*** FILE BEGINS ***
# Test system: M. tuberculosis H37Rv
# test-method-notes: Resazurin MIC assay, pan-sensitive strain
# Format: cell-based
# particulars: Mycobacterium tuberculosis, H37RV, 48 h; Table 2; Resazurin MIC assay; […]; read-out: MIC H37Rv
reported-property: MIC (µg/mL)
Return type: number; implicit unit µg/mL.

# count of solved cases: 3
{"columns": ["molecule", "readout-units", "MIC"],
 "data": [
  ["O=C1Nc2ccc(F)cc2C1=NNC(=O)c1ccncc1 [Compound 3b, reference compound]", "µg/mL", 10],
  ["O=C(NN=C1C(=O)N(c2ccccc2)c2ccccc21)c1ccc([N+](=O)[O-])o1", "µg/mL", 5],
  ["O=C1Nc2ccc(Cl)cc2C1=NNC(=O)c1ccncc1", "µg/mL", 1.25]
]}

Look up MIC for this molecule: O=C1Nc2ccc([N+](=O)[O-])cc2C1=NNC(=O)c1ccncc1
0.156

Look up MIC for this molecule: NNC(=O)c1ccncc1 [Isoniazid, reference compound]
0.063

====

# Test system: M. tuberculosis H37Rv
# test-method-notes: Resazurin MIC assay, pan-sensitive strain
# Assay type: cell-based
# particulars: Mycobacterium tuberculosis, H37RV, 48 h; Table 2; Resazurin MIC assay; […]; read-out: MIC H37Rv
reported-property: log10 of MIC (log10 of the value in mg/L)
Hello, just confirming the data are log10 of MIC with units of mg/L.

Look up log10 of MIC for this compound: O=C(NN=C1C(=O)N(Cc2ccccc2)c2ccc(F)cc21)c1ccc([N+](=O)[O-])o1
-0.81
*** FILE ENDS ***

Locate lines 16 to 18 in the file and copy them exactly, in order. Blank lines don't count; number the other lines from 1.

Look up MIC for this molecule: NNC(=O)c1ccncc1 [Isoniazid, reference compound]
0.063

====